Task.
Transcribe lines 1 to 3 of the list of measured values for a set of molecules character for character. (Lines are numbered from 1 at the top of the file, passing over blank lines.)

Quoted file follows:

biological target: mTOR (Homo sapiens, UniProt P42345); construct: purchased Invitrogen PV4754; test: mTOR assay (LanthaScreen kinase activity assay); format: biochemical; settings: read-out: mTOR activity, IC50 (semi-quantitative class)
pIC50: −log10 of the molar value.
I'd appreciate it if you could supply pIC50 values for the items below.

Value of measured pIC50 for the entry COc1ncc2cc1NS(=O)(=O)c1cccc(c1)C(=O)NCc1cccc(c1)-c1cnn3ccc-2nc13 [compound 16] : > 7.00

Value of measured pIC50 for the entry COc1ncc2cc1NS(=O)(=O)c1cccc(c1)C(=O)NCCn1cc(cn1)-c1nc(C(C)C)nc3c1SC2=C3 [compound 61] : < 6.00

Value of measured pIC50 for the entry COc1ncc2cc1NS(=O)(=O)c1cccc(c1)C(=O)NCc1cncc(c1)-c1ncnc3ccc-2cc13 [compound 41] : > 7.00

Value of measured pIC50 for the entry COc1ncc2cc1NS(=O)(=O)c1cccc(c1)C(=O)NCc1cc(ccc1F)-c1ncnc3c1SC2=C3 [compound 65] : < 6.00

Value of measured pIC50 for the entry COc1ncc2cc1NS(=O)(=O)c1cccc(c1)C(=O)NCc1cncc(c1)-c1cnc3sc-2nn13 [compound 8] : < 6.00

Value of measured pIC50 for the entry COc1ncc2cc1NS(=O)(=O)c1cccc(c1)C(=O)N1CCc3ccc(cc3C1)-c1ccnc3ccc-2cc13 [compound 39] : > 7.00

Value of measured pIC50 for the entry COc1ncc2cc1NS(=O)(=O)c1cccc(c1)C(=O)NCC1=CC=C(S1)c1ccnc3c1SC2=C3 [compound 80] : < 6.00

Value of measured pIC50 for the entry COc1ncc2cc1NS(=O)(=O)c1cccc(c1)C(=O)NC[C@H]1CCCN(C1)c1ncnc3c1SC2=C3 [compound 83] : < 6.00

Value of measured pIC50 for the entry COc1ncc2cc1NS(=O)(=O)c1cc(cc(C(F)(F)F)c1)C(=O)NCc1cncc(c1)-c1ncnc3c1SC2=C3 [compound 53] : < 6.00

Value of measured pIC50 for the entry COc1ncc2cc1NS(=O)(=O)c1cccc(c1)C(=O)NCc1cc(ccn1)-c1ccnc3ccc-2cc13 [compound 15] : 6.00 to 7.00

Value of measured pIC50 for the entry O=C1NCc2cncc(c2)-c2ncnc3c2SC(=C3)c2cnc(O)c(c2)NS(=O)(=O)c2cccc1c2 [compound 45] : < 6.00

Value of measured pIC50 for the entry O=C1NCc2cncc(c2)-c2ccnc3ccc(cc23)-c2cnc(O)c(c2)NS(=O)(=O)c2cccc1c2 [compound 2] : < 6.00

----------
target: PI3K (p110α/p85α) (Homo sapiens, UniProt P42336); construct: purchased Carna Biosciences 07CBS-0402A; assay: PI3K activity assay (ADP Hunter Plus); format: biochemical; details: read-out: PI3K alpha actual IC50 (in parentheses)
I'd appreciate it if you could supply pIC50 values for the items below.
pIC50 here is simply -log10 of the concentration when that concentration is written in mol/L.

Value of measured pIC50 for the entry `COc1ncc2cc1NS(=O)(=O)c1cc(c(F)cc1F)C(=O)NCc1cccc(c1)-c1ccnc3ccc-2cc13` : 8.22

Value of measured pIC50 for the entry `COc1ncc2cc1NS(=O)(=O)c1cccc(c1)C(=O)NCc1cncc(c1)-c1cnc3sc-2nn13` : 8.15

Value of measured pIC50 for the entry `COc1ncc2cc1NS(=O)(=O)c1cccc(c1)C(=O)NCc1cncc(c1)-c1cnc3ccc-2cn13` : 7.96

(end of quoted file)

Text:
biological target: mTOR (Homo sapiens, UniProt P42345); construct: purchased Invitrogen PV4754; test: mTOR assay (LanthaScreen kinase activity assay); format: biochemical; settings: read-out: mTOR activity, IC50 (semi-quantitative class)
pIC50: −log10 of the molar value.
I'd appreciate it if you could supply pIC50 values for the items below.